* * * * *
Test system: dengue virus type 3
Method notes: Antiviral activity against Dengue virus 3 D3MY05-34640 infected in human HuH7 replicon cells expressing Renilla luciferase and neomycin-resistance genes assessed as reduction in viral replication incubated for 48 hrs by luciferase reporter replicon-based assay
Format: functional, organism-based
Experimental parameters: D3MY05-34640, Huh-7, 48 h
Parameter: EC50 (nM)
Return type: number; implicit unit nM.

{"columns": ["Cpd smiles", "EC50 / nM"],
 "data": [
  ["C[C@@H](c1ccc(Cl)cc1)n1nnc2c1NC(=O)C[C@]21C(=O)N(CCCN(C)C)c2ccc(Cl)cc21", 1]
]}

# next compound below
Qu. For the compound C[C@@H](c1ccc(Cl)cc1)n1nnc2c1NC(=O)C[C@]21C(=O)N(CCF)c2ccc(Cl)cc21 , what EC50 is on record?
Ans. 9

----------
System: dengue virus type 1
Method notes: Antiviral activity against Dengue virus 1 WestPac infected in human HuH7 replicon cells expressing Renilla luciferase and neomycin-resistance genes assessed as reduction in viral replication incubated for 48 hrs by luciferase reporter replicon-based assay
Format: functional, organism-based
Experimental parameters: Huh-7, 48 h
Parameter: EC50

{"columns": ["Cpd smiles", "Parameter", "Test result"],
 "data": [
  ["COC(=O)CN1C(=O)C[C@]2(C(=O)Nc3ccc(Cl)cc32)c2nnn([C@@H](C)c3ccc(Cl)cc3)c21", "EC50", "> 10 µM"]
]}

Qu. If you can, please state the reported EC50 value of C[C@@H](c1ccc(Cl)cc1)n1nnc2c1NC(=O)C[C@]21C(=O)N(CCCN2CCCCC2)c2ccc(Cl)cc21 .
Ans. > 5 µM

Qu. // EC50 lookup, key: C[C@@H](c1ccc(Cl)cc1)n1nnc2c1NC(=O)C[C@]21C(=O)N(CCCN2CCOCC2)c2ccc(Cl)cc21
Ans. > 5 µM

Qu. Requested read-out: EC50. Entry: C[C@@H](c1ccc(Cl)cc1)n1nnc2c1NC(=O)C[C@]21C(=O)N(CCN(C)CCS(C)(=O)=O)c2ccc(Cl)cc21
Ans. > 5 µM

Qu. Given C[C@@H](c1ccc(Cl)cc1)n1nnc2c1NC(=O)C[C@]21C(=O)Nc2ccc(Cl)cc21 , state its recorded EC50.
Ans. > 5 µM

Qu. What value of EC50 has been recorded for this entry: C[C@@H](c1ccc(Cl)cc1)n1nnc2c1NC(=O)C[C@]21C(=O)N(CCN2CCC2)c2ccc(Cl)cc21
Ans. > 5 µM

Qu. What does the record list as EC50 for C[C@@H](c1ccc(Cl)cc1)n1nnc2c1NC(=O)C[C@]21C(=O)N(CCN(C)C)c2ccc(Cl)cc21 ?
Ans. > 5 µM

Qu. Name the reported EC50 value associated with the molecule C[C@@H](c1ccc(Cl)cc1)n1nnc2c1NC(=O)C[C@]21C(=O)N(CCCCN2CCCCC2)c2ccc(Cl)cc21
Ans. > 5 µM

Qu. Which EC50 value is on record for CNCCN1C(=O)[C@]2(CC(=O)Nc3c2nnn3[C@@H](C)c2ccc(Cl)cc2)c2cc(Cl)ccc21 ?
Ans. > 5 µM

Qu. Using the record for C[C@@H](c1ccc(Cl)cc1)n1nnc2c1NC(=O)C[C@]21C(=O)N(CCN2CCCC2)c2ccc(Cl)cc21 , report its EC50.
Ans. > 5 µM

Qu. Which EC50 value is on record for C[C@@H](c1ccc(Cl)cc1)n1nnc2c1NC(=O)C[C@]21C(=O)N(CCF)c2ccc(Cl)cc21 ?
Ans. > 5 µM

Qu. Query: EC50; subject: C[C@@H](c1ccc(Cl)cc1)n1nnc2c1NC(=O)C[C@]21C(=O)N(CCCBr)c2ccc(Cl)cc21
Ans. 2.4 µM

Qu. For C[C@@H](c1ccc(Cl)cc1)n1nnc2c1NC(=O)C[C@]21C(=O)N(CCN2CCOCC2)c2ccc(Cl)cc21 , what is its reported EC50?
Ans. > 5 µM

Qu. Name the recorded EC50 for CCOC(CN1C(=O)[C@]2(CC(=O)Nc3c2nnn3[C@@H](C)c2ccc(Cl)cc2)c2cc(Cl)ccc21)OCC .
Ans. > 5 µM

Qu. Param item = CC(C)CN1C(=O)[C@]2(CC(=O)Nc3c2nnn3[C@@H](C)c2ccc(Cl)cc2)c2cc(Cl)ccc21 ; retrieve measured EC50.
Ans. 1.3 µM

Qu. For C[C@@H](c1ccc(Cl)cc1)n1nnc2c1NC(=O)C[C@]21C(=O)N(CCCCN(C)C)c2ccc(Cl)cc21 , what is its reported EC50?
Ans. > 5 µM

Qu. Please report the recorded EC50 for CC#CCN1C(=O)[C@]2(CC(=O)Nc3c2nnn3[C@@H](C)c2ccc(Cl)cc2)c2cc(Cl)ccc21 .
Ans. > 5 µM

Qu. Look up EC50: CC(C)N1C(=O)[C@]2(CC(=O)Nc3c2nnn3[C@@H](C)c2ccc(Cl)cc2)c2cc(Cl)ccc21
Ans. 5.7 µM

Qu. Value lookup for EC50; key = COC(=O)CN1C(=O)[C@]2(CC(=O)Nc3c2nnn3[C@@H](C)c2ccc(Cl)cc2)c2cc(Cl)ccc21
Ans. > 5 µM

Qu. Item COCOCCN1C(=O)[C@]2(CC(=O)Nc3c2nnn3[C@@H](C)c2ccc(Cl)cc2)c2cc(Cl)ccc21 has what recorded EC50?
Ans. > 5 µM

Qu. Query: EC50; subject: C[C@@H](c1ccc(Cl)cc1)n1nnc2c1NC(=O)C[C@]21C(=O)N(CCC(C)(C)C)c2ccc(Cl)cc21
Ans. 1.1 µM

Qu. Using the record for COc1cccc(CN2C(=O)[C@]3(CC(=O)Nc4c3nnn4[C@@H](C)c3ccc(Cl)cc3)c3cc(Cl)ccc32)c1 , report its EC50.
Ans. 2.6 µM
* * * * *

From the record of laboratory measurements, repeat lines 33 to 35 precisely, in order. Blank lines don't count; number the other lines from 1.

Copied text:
Ans. > 5 µM

Qu. What does the record list as EC50 for C[C@@H](c1ccc(Cl)cc1)n1nnc2c1NC(=O)C[C@]21C(=O)N(CCN(C)C)c2ccc(Cl)cc21 ?
Ans. > 5 µM